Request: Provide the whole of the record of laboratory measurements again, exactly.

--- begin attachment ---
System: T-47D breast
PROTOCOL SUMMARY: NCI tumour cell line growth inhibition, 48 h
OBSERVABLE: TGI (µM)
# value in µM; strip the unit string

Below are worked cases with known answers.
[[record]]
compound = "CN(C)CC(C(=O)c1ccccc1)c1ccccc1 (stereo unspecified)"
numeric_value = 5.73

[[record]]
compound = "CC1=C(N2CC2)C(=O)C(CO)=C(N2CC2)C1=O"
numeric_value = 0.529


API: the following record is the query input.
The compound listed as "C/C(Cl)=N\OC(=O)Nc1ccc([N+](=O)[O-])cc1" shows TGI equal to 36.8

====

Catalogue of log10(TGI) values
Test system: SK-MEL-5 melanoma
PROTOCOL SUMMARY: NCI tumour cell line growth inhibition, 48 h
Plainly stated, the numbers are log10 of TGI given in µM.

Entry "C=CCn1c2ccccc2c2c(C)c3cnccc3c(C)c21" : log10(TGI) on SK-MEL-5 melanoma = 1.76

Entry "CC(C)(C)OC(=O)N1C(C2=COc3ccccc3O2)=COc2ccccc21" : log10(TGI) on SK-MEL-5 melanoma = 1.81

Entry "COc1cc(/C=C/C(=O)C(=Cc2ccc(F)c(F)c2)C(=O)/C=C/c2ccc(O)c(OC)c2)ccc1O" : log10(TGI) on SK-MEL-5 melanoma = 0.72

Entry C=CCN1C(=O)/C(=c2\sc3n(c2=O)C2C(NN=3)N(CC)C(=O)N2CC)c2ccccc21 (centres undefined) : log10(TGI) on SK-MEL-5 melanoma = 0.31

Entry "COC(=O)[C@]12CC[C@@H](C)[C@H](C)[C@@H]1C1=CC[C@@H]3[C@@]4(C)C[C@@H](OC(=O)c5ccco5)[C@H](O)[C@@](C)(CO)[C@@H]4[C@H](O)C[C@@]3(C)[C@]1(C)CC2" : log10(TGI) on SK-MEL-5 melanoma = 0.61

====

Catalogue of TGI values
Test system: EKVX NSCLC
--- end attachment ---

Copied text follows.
System: T-47D breast
PROTOCOL SUMMARY: NCI tumour cell line growth inhibition, 48 h
OBSERVABLE: TGI (µM)
# value in µM; strip the unit string

Below are worked cases with known answers.
[[record]]
compound = "CN(C)CC(C(=O)c1ccccc1)c1ccccc1 (stereo unspecified)"
numeric_value = 5.73

[[record]]
compound = "CC1=C(N2CC2)C(=O)C(CO)=C(N2CC2)C1=O"
numeric_value = 0.529


API: the following record is the query input.
The compound listed as "C/C(Cl)=N\OC(=O)Nc1ccc([N+](=O)[O-])cc1" shows TGI equal to 36.8

====

Catalogue of log10(TGI) values
Test system: SK-MEL-5 melanoma
PROTOCOL SUMMARY: NCI tumour cell line growth inhibition, 48 h
Plainly stated, the numbers are log10 of TGI given in µM.

Entry "C=CCn1c2ccccc2c2c(C)c3cnccc3c(C)c21" : log10(TGI) on SK-MEL-5 melanoma = 1.76

Entry "CC(C)(C)OC(=O)N1C(C2=COc3ccccc3O2)=COc2ccccc21" : log10(TGI) on SK-MEL-5 melanoma = 1.81

Entry "COc1cc(/C=C/C(=O)C(=Cc2ccc(F)c(F)c2)C(=O)/C=C/c2ccc(O)c(OC)c2)ccc1O" : log10(TGI) on SK-MEL-5 melanoma = 0.72

Entry C=CCN1C(=O)/C(=c2\sc3n(c2=O)C2C(NN=3)N(CC)C(=O)N2CC)c2ccccc21 (centres undefined) : log10(TGI) on SK-MEL-5 melanoma = 0.31

Entry "COC(=O)[C@]12CC[C@@H](C)[C@H](C)[C@@H]1C1=CC[C@@H]3[C@@]4(C)C[C@@H](OC(=O)c5ccco5)[C@H](O)[C@@](C)(CO)[C@@H]4[C@H](O)C[C@@]3(C)[C@]1(C)CC2" : log10(TGI) on SK-MEL-5 melanoma = 0.61

====

Catalogue of TGI values
Test system: EKVX NSCLC